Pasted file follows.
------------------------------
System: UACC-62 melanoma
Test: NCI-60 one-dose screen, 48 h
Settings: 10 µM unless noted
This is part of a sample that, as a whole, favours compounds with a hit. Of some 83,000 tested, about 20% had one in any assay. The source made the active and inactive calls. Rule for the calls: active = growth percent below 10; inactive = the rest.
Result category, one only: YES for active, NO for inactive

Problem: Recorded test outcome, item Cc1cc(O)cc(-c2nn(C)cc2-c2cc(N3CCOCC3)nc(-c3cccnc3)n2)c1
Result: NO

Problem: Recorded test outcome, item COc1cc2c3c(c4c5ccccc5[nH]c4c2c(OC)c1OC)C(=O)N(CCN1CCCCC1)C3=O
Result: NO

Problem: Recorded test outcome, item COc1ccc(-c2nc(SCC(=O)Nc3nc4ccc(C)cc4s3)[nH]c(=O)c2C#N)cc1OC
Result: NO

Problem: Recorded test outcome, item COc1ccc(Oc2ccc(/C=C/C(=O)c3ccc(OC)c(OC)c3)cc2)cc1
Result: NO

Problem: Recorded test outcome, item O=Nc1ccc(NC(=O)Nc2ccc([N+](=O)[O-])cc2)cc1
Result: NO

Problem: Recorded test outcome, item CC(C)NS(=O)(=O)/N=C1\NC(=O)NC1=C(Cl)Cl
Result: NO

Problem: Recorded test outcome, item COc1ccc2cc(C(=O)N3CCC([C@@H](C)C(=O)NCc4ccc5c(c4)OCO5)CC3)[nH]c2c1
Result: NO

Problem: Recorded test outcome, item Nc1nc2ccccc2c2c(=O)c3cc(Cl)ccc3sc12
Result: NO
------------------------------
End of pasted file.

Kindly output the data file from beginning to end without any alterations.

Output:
System: UACC-62 melanoma
Test: NCI-60 one-dose screen, 48 h
Settings: 10 µM unless noted
This is part of a sample that, as a whole, favours compounds with a hit. Of some 83,000 tested, about 20% had one in any assay. The source made the active and inactive calls. Rule for the calls: active = growth percent below 10; inactive = the rest.
Result category, one only: YES for active, NO for inactive

Problem: Recorded test outcome, item Cc1cc(O)cc(-c2nn(C)cc2-c2cc(N3CCOCC3)nc(-c3cccnc3)n2)c1
Result: NO

Problem: Recorded test outcome, item COc1cc2c3c(c4c5ccccc5[nH]c4c2c(OC)c1OC)C(=O)N(CCN1CCCCC1)C3=O
Result: NO

Problem: Recorded test outcome, item COc1ccc(-c2nc(SCC(=O)Nc3nc4ccc(C)cc4s3)[nH]c(=O)c2C#N)cc1OC
Result: NO

Problem: Recorded test outcome, item COc1ccc(Oc2ccc(/C=C/C(=O)c3ccc(OC)c(OC)c3)cc2)cc1
Result: NO

Problem: Recorded test outcome, item O=Nc1ccc(NC(=O)Nc2ccc([N+](=O)[O-])cc2)cc1
Result: NO

Problem: Recorded test outcome, item CC(C)NS(=O)(=O)/N=C1\NC(=O)NC1=C(Cl)Cl
Result: NO

Problem: Recorded test outcome, item COc1ccc2cc(C(=O)N3CCC([C@@H](C)C(=O)NCc4ccc5c(c4)OCO5)CC3)[nH]c2c1
Result: NO

Problem: Recorded test outcome, item Nc1nc2ccccc2c2c(=O)c3cc(Cl)ccc3sc12
Result: NO